Financial Literacy Statistics
The importance of personal finance education is evident as a variety of studies and surveys illustrate financial literacy improvements in recent years since the recession. Through continued personal finance education, we can improve on this trend throughout all age groups, helping Iowan's to be more financially prepared for their future.
Teens & Money
According to the 2011 Teens & Money Survey, nine out of 10 teens say they were "affected by the recession," and the importance of saving has had a lasting effect. While this seems to have improved the awareness of the importance of financial literacy, teens also admit that there is much that they don't know. Three out of four teens agree that learning about money management is a top priority, and a majority of teens prefer to receive financial literacy education in a class before making mistakes in the real world.
Top Lessons Resonating with Teens Today
- It is important to have enough emergency savings in case times get tough. (73%)
- It is easy to get carried away and spend too much when times are good. (59%)
- It is important to understand the consequences of borrowing money. (51%)
Money Topics where 18-year-olds are Less Knowledgeable Today as Compared to 2007
- How credit card interest and fees work (declined from 43% to 32%)
- How to manage a credit card (declined from 64% to 39%)
- How to balance a checkbook or check the accuracy of a bank statement (declined from 60% to 42%)
Source: 2011 Charles Schwab 2011 Teens & Money
Undergraduate Students & Credit Cards
According to the How America Pays for College study conducted by Sallie Mae, the use and ownership of credit cards by undergraduate students has gone down since 2010. Whether due to the introduction of the CARD Act of 2009 or the recession, fewer students are now using credit cards to make their purchases. Thirty percent of undergraduate students report having a credit card in 2013, down from 35 percent in 2012 and 42 percent in 2010.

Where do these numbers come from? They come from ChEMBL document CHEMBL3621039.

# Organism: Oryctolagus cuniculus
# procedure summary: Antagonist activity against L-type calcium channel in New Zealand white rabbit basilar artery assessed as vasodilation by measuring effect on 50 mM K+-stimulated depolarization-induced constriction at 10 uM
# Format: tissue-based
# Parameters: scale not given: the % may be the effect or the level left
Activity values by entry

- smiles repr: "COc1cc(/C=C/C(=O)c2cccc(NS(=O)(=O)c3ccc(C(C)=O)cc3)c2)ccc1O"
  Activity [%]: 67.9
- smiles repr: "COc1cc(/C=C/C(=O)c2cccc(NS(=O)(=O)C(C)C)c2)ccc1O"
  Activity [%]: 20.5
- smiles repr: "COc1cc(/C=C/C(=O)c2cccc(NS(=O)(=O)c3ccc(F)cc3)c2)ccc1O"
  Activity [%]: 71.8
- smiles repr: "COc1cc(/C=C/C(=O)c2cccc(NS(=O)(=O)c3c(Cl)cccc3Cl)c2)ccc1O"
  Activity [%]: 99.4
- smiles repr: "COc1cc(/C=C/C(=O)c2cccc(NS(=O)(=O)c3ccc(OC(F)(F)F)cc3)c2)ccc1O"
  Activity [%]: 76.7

The average credit card balance held by college students in 2013 was $499 with a median balance of $136. These amounts are down from an average balance of $3,173 and a median balance of $1,645 in 2008. Thirty-two percent of undergraduates have a zero balance and another 46 percent have less than $500 on their cards.
Alternatively, college students are turning to debit cards as their choice of plastic. Seventy-seven percent of college students report carrying a debit card, while twenty-seven carry both and 20 percent don't carry any.
Source: Sallie Mae, "How America Pays for College 2014"
Adults and Financial Literacy
A 2013 financial literacy survey of adults reveals:
- 40% of U.S. adults, or more than 92 million people living in America, gave themselves a grade of C, D, or F on their knowledge of personal finance, suggesting there is considerable room for improvement.
- 31% of adults (nearly 1/3) report that they have no savings and only 29% are now saving more than they did a year ago.
- 26% admit to not paying all of their bills on time.
Source: The National Foundation for Credit Counseling and Harris Interactive Inc., Public Relations Research, The 2013 Consumer Financial Literacy Survey, 2013